With this teak in mind, I’d answer the first part of your first question this way: according to the central passage on this topic (Ephesians 5:21ff), the husband is accountable to Christ for his wife. This is a notion that is a maximal contradiction to the way most Christians today to suppose things to operate. Most suppose that the man and woman in marriage are immediately responsible to the Lord without any mediation of this relationship by any other person (man or woman, no matter what the social sphere of operation - marriage, family, church, society).

Contrary to this comprehensively egalitarian notion of stewardship, wherein any Christian is immediately and exclusively answerable to Christ apart from any other human relationship, Ephesians 5 runs the wife’s accountability to the Lord directly through her husband, who is responsible to Christ for his wife. Unpacking this in practical terms is the subject for a book, and I don’t pretend to have done anything like that here (perhaps in ensuing discussion?)

She, of course, has a stewardship: she is accountable to the Lord for her own respect and submission to her husband.

The second part of your first question: “in what area” . . . Paul does not give specifics, though he does point the husband toward two exemplars of the husband’s love for his wife:

(a) our Lord’s love for His body, the Church, to wit: “that He might sanctify and cleanse her with the washing of water by the word, 27 that He might present her to Himself a glorious church, not having spot or wrinkle or any such thing, but that she should be holy and without blemish;” and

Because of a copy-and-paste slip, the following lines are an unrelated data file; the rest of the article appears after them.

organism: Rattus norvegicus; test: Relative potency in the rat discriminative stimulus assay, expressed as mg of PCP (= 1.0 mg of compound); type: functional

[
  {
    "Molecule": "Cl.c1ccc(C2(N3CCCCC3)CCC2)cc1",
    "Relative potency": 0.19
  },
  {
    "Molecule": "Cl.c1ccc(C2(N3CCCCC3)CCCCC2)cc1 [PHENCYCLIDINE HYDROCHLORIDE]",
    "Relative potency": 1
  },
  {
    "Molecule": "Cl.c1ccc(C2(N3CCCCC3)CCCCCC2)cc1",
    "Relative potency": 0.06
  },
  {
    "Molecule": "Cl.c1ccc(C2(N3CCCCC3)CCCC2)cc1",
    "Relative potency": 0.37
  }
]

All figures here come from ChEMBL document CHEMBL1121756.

(b) a man’s love of his own body, to wit, " For no one ever hated his own flesh, but nourishes and cherishes it, just as the Lord does the church."

Your second two questions are, as you will see from my answer, entangled with one another. Your definition of authority, for example, contains elements with which I’d concur (“right to give orders, enforce rules, make decisions”) but one element with which I’d disagree (e.g. “the power or right to … exact compliance” if by “exact” you mean compel or coerce).

Similarly, your third question inquires about a husband’s power (construed as a potential to “to influence others or control their actions”.

Before disentangling these two questions, here’s an observation on the entirety of the so-called “household code” which runs from Ephesians 5:21 through 6:9, covering first marriage, then parenting, then bond-servants in the household. The latter area has sometimes been extended - for modern applicational purposes - to employer/employee relationships, which mutatis mutandis is a valid extension.